Running late to yoga? It happens. You get stuck in traffic, you can’t find a parking spot, or you just plain lost track of time. This doesn’t make you a bad person, or a bad yogi. Just because you’re running a few minutes late doesn’t mean that you should ditch the idea of practicing. We as teachers want to encourage you to practice as much as is possible – it’s meant to help you, not stress you out. However, arriving late to class can be disruptive, which is why some teachers can be put off. Here are a couple of ideas that can help ease your transition into class when you’re late, and maximize the time you have while you’re there.
If the class has already started when you arrive, first ascertain if they’re in a beginning meditation or peaceful silence in some way. If this is the case, please wait until the asana portion of the class begins before you enter. No matter how quiet you think you may be, everyone can hear you and they won’t be able to focus until you’re settled.
If you accidentally enter right in the middle of meditation, please do not wander around looking for a spot and then unroll your mat, put your bag down, etc. Instead, sit right at the door and get as still and quiet as quickly as possible. Once the asana portion of the class has begun, you can get up, put your things away, quickly find a spot and join the class wherever they are in the sequence.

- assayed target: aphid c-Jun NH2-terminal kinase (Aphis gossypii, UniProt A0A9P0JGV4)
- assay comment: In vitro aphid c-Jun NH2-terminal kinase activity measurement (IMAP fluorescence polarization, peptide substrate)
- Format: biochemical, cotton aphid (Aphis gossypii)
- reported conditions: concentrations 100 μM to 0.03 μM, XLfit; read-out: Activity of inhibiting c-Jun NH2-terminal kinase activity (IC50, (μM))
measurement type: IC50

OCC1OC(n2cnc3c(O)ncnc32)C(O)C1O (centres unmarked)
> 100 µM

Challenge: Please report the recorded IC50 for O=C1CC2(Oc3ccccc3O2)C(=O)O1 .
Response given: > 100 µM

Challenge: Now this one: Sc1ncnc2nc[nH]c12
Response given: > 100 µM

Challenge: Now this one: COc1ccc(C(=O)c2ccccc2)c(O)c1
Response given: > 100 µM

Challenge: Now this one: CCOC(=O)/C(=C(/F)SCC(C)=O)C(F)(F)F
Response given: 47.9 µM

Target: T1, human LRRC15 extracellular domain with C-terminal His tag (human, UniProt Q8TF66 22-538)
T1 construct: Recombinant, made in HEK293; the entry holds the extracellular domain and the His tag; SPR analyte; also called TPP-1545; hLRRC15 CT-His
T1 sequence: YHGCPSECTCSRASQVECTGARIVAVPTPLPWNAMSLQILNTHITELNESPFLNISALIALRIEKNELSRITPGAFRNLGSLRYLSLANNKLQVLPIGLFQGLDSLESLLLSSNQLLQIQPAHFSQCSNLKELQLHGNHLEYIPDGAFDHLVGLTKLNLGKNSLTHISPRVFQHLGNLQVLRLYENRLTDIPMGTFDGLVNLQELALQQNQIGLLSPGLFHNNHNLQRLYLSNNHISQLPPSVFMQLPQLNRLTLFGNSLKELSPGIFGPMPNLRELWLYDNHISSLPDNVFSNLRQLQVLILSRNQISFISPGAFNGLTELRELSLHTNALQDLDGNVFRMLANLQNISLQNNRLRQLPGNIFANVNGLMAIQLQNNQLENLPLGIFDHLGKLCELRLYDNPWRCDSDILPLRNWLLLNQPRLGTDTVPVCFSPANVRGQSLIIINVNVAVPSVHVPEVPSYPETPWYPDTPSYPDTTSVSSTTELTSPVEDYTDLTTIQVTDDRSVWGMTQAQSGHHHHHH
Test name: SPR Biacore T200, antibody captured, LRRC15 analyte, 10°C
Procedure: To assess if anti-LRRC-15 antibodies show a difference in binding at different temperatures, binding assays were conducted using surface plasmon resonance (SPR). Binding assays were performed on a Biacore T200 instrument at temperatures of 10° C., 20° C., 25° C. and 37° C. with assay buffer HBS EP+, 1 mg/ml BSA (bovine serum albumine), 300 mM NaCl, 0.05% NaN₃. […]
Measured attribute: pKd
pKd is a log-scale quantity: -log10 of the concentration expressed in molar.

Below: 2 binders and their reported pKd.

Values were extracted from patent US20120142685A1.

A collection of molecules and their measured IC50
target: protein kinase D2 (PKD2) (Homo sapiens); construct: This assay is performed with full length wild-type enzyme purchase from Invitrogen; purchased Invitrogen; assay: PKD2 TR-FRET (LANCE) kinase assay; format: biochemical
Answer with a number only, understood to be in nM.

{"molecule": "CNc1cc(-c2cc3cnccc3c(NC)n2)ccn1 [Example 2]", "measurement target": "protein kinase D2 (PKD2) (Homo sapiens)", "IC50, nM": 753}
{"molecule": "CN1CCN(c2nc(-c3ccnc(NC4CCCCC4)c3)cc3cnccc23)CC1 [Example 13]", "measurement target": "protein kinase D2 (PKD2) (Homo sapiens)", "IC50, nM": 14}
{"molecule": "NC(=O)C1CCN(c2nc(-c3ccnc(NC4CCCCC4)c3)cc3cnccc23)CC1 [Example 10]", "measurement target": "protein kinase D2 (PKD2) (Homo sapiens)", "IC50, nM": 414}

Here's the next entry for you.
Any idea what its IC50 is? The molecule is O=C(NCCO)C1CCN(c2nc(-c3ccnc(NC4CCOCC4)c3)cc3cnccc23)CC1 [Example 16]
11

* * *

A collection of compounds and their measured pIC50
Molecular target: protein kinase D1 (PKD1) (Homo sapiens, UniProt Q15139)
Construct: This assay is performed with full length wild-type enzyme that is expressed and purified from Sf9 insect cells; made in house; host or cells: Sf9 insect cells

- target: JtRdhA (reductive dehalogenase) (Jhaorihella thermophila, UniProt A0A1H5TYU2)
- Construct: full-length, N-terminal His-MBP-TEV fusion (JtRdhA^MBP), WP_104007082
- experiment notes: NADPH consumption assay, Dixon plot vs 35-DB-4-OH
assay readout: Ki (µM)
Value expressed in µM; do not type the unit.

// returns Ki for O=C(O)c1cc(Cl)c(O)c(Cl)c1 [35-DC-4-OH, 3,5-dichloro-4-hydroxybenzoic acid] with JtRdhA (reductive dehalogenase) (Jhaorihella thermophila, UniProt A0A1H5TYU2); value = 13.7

Try not to make a drama of being late. You don’t have to apologize, we know you’re sorry and the act of apologizing just brings more attention to yourself. Instead, just find a spot quickly and efficiently. If you need to ask someone to move, a brief “May I squeeze in here please?” and a “Thank you” once they’ve moved will do.For the rest of us, we all hate it when we’ve found our perfect spot and someone comes in late. We spend those moments secretly hoping they won’t come near us, so we don’t have to move. However, usually the person who’s late didn’t do it on purpose to be disrespectful and mean, they were just doing life the best they could and something happened. This is when they need a yoga class the most! Moving over for a late person is good karma (I believe the Yoga Gods calculate that one “Gracious Move” to be equal to five “Chaturangas!”). Though you may feel cramped, there may come a day when life doesn’t work out so well for you but you still really need to practice. You’ll scramble into the yoga room, and someone will move for you.
Agree with Sara? Got something to add? Let us know in the comments below!
Sara Elizabeth Ivanhoe, M.A. is celebrating her 20- year teaching anniversary this year. To mark the occasion, she completed Graduate School with Loyola Marymount University’s Inaugural Class in Yoga Philosophy. She is the Yoga Spokesperson for “Weight Watchers,” “Yoga for Dummies,” “Crunch Yoga,” and has appeared as a series regular on “Dr. Drew’s Celebrity Rehab,” as the therapeutic instructor. Her mentor for Jnana Yoga is Dr. Christopher Key Chapple, for Bhakti Yoga, Mata Amritanandamayi (Amma), and for Hatha Yoga, Erich Schiffmann. For most of that 20 years, she can call YogaWorks her home.